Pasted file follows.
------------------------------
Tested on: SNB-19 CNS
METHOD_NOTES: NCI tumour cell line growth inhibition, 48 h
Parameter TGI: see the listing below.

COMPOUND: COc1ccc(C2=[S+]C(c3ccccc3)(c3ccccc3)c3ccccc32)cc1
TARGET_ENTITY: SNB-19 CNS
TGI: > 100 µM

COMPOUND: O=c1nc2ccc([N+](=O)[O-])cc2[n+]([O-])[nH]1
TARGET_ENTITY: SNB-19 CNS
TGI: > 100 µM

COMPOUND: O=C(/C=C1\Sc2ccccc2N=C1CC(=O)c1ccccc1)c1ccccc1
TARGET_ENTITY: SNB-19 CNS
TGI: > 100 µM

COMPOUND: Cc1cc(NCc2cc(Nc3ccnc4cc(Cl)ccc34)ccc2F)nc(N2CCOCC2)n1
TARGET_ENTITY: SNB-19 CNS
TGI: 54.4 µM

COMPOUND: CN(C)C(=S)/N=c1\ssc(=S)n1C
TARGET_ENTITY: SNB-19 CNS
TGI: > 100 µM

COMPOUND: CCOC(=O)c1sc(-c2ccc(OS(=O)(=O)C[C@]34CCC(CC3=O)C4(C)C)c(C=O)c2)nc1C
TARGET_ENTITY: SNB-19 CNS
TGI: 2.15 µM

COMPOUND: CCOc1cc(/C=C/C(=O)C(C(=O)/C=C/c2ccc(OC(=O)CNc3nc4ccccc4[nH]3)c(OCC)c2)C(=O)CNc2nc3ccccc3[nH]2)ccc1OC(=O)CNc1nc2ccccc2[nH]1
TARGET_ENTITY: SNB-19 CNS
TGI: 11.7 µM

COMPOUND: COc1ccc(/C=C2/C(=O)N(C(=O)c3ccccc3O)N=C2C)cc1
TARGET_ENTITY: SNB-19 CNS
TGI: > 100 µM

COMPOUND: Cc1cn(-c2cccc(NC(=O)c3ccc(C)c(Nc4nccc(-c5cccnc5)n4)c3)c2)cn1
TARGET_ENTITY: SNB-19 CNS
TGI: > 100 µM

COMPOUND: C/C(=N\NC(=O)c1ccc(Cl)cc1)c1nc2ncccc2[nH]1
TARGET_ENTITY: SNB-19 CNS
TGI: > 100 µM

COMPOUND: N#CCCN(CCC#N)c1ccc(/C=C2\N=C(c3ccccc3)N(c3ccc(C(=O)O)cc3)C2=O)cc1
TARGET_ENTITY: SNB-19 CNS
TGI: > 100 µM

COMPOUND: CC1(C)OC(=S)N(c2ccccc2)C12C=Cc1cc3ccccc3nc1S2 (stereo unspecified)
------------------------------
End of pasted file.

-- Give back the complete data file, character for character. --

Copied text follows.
Tested on: SNB-19 CNS
METHOD_NOTES: NCI tumour cell line growth inhibition, 48 h
Parameter TGI: see the listing below.

COMPOUND: COc1ccc(C2=[S+]C(c3ccccc3)(c3ccccc3)c3ccccc32)cc1
TARGET_ENTITY: SNB-19 CNS
TGI: > 100 µM

COMPOUND: O=c1nc2ccc([N+](=O)[O-])cc2[n+]([O-])[nH]1
TARGET_ENTITY: SNB-19 CNS
TGI: > 100 µM

COMPOUND: O=C(/C=C1\Sc2ccccc2N=C1CC(=O)c1ccccc1)c1ccccc1
TARGET_ENTITY: SNB-19 CNS
TGI: > 100 µM

COMPOUND: Cc1cc(NCc2cc(Nc3ccnc4cc(Cl)ccc34)ccc2F)nc(N2CCOCC2)n1
TARGET_ENTITY: SNB-19 CNS
TGI: 54.4 µM

COMPOUND: CN(C)C(=S)/N=c1\ssc(=S)n1C
TARGET_ENTITY: SNB-19 CNS
TGI: > 100 µM

COMPOUND: CCOC(=O)c1sc(-c2ccc(OS(=O)(=O)C[C@]34CCC(CC3=O)C4(C)C)c(C=O)c2)nc1C
TARGET_ENTITY: SNB-19 CNS
TGI: 2.15 µM

COMPOUND: CCOc1cc(/C=C/C(=O)C(C(=O)/C=C/c2ccc(OC(=O)CNc3nc4ccccc4[nH]3)c(OCC)c2)C(=O)CNc2nc3ccccc3[nH]2)ccc1OC(=O)CNc1nc2ccccc2[nH]1
TARGET_ENTITY: SNB-19 CNS
TGI: 11.7 µM

COMPOUND: COc1ccc(/C=C2/C(=O)N(C(=O)c3ccccc3O)N=C2C)cc1
TARGET_ENTITY: SNB-19 CNS
TGI: > 100 µM

COMPOUND: Cc1cn(-c2cccc(NC(=O)c3ccc(C)c(Nc4nccc(-c5cccnc5)n4)c3)c2)cn1
TARGET_ENTITY: SNB-19 CNS
TGI: > 100 µM

COMPOUND: C/C(=N\NC(=O)c1ccc(Cl)cc1)c1nc2ncccc2[nH]1
TARGET_ENTITY: SNB-19 CNS
TGI: > 100 µM

COMPOUND: N#CCCN(CCC#N)c1ccc(/C=C2\N=C(c3ccccc3)N(c3ccc(C(=O)O)cc3)C2=O)cc1
TARGET_ENTITY: SNB-19 CNS
TGI: > 100 µM

COMPOUND: CC1(C)OC(=S)N(c2ccccc2)C12C=Cc1cc3ccccc3nc1S2 (stereo unspecified)